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I currently have a L48. Its getting about time to get serious about looking for a motor. My original idea was to drop a 383 stroker in the 76, but some friends have been telling me this weekend that a LS1 would be the way to go. I just wanted to get some input from you guys about what I should do. Any idea on the price range completely installed for both the stroker and the LS1 and which would be better? Any and all thoughts, links, and previous post would be GREATLY appreciated! Please help............The 30 year old L-48 aid cuttin' it any more!!!!!!!
 

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Performance - LS1
Cool factor - LS1
Streetablity - LS1
Reliability - LS1
Affordability - 383
Installation - 383


LS1 - 4
383 - 2

LS1 wins.

Did I mention performance and cool factor?:D
 

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Performance - LS1
Cool factor - LS1
Streetablity - LS1
Reliability - LS1
Affordability - 383
Installation - 383


LS1 - 4
383 - 2

LS1 wins.

Did I mention performance and cool factor?:D
sorry if this is a dumb question but....

i just have one question how is the ls1 more powerful then a 383 stroker, dont people build their ls1's to 383 strokers to be faster or to handle nos?....im not trying to be a smart ass im just wondering :cheers:
 

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:agree:
 

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sorry if this is a dumb question but....

i just have one question how is the ls1 more powerful then a 383 stroker, dont people build their ls1's to 383 strokers to be faster or to handle nos?....im not trying to be a smart ass im just wondering :cheers:
Yeah you're right. I really didn't mean to imply that an LS1 is more powerful than a 383. I meant that an LS1 has plenty of go-juice. Good point.
 

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Buying a used LS1 from a parts car is always an option as well. I think the cheapest I found to stroke a decent engine was around $800... not sure about the quality though
 

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DC Crew
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LONG post to give you my opinion.

***************383************

The 383 will be the least expensive of the two. If you do it right, you might get around 350-375 rear world hp at the flywheel on a decent do-it-yourself home tune and pump gas. You are looking at poor fuel economy, and the sacrafice of a lumpy idle to cam it enough to make it thump like you want.

The best alternative for the first timer here is to buy crate motor as complete as possible. That way you are just pulling one out, cleaning up the nasty engine bay - then dropping it in. Of course, you need headers, pipes, and quality mufflers to keep it breathing. Don't forget any decent intake manifold will rise too high and put the carb through the stock hood - so you will need to factor in either a lower performance manifold, or a new hood and paint to complete the 383 option.

Also, there have been some slight variations in engine blocks over the years on the old 350. So, depending on what year stroker you use your oil pan may or may not work - which goes the same for valve covers and the position of your oil dipstick.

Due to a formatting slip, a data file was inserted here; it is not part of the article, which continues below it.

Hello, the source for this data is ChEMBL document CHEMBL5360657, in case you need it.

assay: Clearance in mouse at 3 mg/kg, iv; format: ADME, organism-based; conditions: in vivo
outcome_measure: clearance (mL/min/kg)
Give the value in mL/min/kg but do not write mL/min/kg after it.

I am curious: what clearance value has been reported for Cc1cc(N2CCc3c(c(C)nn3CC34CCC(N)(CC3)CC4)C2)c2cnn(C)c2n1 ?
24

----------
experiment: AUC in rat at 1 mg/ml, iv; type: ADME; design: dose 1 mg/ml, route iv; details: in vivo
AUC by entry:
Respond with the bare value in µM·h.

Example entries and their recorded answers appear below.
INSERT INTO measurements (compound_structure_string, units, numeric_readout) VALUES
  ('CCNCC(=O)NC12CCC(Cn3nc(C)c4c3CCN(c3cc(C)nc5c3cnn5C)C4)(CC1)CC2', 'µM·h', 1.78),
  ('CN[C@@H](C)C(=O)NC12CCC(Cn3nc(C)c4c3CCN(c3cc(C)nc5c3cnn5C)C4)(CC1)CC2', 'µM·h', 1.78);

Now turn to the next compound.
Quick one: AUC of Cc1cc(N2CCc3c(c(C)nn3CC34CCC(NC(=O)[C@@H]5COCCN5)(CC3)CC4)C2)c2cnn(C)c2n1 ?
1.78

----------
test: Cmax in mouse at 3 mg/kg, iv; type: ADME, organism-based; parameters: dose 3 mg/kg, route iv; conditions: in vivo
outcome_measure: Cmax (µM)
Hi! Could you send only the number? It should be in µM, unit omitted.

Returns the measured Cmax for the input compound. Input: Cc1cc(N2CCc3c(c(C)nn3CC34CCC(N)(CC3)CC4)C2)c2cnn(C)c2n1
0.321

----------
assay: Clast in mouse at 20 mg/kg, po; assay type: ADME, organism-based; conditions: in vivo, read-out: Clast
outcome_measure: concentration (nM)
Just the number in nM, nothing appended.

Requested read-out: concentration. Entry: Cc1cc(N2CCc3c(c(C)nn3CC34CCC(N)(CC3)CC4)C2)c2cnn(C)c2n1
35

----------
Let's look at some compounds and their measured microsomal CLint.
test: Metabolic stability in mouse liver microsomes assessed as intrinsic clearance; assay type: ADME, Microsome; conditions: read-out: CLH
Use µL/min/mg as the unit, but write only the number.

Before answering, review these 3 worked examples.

*****************LS Series*********************

Now you are talking the state of the art as it is know for GM at this very moment. This motor is simple and high tech at the same time. The all aluminum F body, Vette, SSR, or crate version is about 200 less pounds over the axle than your stock engine. In bone stock form, it will muster an honest 350 hp to the flywheel. However, most have found with headers and tune a real 375 at the fly with smooth idle and capacity for amazing MPG is not unusual.

Dropping one of these in will require modifications to the car to some extent. You can either buy adapters, or go cut/weld - fit until the motor sits in the new spot. You can re-use the C3 transmission, but you will get much more out of this combo through mating it up with a 4L60E or T56. You may strike a deal on a used combo with trans.

Accessories are going to be a huge issue. You will either have to cut/notch weld the frame to attempt re-use of stock LS accessories, or go for high dollar aftermarket ones if you intend to keep a/c, etc. There are new products coming out for these everyday.

The LS will require adding a high pressure electric pump and different fuel lines to the car including custom exhaust, wiring, and finally a computer tune. Computer tunes have gotten so simple now for the street guys - you can mail the PCM off, or have a local tuner set it up. They now offer a carb kit from Edelbrock and others for the LS motors. However, I don't know if it will clear the hood - and get ready for some sticker shock.

Anyway you slice it, unless you score a killer deal on the LS motor & trans - the LS will be more expensive. However, it will have the "wow" factor under the hood - and if you haven't noticed - all the aftermarket and interest has gone this route.

************************************************

My personal opinion - is go LS. You won't regret it once it is up and running. However, it will be the path of the most resistence for you right now due to many factors. I put a LS1 with hot heads/cam/injectors/headers/LS6 intake - and tune in my 69 Camaro. The car runs 12.5 @ 111 mph (that is with a stinky horrible over 2 second 60 foot because I drive like a school girl on C5 run flat 18" rubber out back) - gets 25 mpg - and will idle in traffic all day long.